Most people would probably prefer to see fewer mosquitoes rather than more. They buzz in your ear. They bite you. They transmit diseases. But now there’s a mosquito that may be worth having around: The genetically-modified insect is resistant to a malaria parasite, and could one day help stop the spread of the disease, researchers report in an issue of Proceedings of the National Academy of Sciences.

Johns Hopkins scientists found that transgenic mosquitoes had a higher survival rate than their nontransgenic siblings when they fed on malaria-infected mice.

Given that malaria kills an African child every 30 seconds, controlling the disease is a high priority in the public health sector. But this research isn’t a silver bullet, as lead author Jason Rasgon told the AP.

“This was proof of principle,” Mr. Rasgon said in a telephone interview. “The next step would be to work in a system more epidemiologically relevant” but still in the lab.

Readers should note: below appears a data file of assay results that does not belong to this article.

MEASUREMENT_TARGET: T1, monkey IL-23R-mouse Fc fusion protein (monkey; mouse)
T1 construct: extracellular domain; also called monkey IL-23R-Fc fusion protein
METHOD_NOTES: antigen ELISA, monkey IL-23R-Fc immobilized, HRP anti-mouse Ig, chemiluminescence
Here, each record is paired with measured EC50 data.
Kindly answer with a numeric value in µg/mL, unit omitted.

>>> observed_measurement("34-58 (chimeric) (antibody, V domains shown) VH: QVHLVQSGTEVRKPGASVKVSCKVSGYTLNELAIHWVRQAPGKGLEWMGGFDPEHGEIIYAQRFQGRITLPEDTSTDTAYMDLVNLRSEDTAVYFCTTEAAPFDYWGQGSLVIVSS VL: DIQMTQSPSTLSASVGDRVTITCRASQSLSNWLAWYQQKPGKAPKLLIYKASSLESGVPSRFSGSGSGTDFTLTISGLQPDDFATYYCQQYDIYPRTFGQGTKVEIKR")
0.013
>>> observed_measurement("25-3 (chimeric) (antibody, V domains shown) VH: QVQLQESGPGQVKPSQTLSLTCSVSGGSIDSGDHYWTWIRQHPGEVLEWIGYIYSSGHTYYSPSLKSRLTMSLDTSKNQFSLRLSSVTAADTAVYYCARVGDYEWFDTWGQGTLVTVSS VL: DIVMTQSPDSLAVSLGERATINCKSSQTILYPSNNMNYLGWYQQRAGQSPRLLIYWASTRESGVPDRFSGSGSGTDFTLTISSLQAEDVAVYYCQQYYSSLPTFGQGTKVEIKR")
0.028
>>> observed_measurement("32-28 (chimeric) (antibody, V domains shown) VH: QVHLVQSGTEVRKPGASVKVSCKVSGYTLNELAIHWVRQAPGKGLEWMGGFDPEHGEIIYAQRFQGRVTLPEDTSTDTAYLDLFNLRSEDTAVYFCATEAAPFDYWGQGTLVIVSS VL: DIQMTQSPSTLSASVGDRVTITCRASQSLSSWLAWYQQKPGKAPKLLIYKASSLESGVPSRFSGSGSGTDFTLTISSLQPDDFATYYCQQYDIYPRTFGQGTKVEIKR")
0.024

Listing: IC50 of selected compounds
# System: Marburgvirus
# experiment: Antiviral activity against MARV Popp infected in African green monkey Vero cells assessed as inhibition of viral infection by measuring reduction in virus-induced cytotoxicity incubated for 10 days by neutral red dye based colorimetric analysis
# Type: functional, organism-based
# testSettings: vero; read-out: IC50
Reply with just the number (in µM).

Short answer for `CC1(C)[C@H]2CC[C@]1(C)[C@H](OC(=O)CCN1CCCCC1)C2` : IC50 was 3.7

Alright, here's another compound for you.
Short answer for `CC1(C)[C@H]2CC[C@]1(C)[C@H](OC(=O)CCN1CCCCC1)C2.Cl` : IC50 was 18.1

“We're not anywhere near a field release,” he said.

Rasgon and his team will next move beyond mouse malaria and focus on engineering a mosquito resistant to human malaria. The eventual goal is to release such insects into the wild to replace existing mosquitoes. Along with other controls, such as spraying pesticides indoors and distributing bed nets, these measures might halt malaria from spreading.

But should the malaria-resistant mosquitoes ever thrive in the wild, we’re pretty sure we’ll have the same response to them that we do now: to squash as many of the annoying little bugs as possible.

Story by Alisa Opar. This article originally appeared in Plenty in March 2007. This story was added to in July 2009.

Copyright Environ Press 2007.